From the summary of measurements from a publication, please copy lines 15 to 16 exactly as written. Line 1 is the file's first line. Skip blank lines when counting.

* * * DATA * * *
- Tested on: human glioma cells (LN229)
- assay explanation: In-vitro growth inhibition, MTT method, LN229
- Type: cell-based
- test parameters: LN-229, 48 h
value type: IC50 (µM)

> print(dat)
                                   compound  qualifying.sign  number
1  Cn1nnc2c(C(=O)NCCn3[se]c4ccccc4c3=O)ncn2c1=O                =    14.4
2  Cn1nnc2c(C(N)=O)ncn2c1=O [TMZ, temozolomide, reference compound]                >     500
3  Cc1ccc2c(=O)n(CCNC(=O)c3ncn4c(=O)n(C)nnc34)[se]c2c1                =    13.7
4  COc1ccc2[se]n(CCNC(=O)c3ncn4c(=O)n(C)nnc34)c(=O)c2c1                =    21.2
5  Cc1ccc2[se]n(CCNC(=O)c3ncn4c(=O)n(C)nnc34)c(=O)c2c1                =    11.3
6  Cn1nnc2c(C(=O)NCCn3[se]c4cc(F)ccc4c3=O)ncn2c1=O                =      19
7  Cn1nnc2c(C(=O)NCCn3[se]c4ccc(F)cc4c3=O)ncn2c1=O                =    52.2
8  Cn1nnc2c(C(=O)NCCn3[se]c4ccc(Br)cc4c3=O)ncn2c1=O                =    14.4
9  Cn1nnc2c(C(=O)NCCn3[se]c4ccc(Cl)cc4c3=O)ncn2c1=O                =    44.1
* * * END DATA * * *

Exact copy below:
8  Cn1nnc2c(C(=O)NCCn3[se]c4ccc(Br)cc4c3=O)ncn2c1=O                =    14.4
9  Cn1nnc2c(C(=O)NCCn3[se]c4ccc(Cl)cc4c3=O)ncn2c1=O                =    44.1